*. More John Wick. Which means . . . more. Even the title seems a bit too much. I mean, did they need the Chapter 3? Parabellum would already set it apart from the first two episodes.
*. I have some sympathy for what they were trying to do with this one. They had a successful franchise that consisted of a laconic hero who goes around killing people while avoiding people who are trying to kill him. That’s about it. There’s a weird comic-book mythology propping things up, but it’s all very silly and superficial. You’re just here for the fights.
*. And what fights! They really are impressive. I can’t imagine the weeks if not months they must have spent training and choreographing for them. Far, far more time, I’m sure, than was spent by Keanu Reeves getting into his character or having to learn his handful of lines.
*. But the fights are about all there is to get excited by. There are plenty of action scenes that they do their best to make new and interesting. John fights a giant in a library and beats him to death with a book. There are fights with horses and on horseback. Fights on motorbikes. Fights with dogs. Fights underwater. Fights against a busload of armoured goons that have to be shot about ten times each to kill them, because only shooting goons three times was getting dull.
*. The script, however, really is awful. Both in terms of the dialogue and structure. There is little of the humour that was on tap in the previous episode — which isn’t to say it takes itself seriously, ever. In particular Asia Kate Dillon’s character is left hanging without any good lines at all, when she could have been a riot. Meanwhile the plot is just the usual excuse to hang the fight scenes on. John Wick travels to the Sahara to meet up with the chief of the High Table, pledge fealty, cut off his finger, and then . . . decide when he gets back to NYC that he’d rather just keep fighting everyone. He lives in a kind of superhero version of the zombie apocalypse: not the war of all against all but the war of all against one. Which, as his sometime mentor puts it, makes the odds about even.
*. Also problematic in terms of the structure of the story is the amount of time spent with ill-defined and seemingly unimportant characters. Anjelica Huston and Halle Berry stand out in this regard. I suppose the door is open for them to return in later chapters of this saga, but just based on what we get here I really didn’t know who either of their characters were, or what function they served. Their parts are too big to be cameos, but at the same time they’re totally superfluous. Jerome Flynn’s Berrada is another such character, and one I don’t think we’ll be seeing any more of. But why even bother introducing him then? He doesn’t provide John with any genuinely helpful information, since the Elder will decide whether or not he wants to meet anyway. Berrada only talks a bit about the coins and markers he makes and recites some poetry before turning into just another bad guy with a gang of mooks.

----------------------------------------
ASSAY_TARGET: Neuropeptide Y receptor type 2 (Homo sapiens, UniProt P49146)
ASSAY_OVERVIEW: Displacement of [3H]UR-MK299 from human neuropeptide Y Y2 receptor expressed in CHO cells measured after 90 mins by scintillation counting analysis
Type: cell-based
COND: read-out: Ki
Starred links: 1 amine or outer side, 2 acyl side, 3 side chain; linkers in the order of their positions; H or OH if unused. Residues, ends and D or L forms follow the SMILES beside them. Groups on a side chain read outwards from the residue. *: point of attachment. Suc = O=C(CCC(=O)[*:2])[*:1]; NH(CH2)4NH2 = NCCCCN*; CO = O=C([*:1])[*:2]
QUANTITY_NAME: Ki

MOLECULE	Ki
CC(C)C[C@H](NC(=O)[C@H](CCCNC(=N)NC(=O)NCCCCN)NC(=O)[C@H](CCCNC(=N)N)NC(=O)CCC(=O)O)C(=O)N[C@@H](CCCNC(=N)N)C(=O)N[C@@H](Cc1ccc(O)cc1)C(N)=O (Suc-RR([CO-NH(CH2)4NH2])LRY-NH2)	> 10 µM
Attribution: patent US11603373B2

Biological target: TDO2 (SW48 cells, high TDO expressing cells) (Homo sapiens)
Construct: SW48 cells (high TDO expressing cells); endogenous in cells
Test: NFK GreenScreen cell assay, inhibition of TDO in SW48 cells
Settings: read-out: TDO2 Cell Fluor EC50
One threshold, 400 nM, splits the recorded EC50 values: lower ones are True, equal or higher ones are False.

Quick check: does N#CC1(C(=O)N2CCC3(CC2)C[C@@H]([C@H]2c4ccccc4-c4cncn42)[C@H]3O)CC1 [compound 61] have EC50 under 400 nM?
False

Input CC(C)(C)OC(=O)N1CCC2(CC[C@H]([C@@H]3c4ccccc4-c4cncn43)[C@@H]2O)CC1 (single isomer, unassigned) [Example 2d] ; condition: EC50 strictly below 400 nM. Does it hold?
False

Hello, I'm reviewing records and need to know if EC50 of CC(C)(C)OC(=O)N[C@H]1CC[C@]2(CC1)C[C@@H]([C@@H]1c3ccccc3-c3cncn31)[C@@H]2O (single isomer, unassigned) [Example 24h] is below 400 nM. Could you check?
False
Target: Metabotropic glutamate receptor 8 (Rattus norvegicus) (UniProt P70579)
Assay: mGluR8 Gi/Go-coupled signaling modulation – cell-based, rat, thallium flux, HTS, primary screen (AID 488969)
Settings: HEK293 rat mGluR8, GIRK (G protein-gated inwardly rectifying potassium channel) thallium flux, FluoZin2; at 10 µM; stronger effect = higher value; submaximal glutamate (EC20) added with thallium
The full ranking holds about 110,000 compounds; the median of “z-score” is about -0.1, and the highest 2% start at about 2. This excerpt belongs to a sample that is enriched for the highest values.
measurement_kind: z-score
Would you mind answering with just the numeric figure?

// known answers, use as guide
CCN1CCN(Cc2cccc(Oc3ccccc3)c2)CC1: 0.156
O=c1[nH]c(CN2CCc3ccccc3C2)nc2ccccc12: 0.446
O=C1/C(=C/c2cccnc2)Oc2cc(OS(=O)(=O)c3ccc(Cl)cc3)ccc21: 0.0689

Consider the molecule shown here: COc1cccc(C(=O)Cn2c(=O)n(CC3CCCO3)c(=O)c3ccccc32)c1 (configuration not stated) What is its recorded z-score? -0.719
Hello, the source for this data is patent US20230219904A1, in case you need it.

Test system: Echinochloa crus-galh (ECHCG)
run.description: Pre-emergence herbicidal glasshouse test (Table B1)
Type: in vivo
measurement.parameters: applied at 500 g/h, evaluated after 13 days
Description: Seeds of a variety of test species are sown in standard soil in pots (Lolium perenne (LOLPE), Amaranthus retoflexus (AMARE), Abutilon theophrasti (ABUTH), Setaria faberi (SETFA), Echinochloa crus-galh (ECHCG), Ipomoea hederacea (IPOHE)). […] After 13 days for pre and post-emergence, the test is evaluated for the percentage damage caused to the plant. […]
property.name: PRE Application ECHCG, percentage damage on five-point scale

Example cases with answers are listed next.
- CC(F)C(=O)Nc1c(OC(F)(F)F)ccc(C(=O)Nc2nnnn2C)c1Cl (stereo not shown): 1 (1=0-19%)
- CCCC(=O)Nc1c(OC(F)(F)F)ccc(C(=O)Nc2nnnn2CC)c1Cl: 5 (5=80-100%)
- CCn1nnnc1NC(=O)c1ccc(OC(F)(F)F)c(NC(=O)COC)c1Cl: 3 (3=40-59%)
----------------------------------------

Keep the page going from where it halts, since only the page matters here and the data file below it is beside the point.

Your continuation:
*. We brings us back to the fights. More fights. More bad guys with even more tattoos. More guns. “Art is pain. Life is suffering.” This is Anjelica Huston’s character (I can’t even remember her name now). It’s both an aesthetic and a philosophy. In case you didn’t make the connection between the violent dance of the martial arts and ballet, it’s made explicit for you here. Which means John can probably do some cool dance moves as well.
*. Despite all the effort they made, I have to admit I came away from this one a bit disappointed. I didn’t like the first John Wick at all, but I thought John Wick: Chapter 2 a lot of fun. Chapter 3, however, struck me as only more of the same, and too much of it. Even the final battle looks almost identical in terms of its setting to the fight at the end of Chapter 2. They really like smashing people through glass in these movies. It goes with John being buffeted around like a human pinball as he gets shot, stabbed, tossed from buildings, and bounced off the hood of cars.
*. But while I appreciate the need to go in a slightly different direction, to expand the franchise by adding to the mythology and back story, I found all of this stuff to be pretty thin. Put another way, I’m not sure I want more John Wick. Which made me all the more disappointed when we end things here with yet another cliffhanger. I am going to get more John Wick whether I want him or not. Also more Ian McShane and Laurence Fishburne (I can’t remember the names of their characters either). And more sexy switchboard girls. And more ninjas recruited from the local sushi bar. And more tattoos. And more bullet casings scattered on the ground. And more people being tossed through windows and glass displays. I like all of this stuff, but at the same time I feel like enough is enough.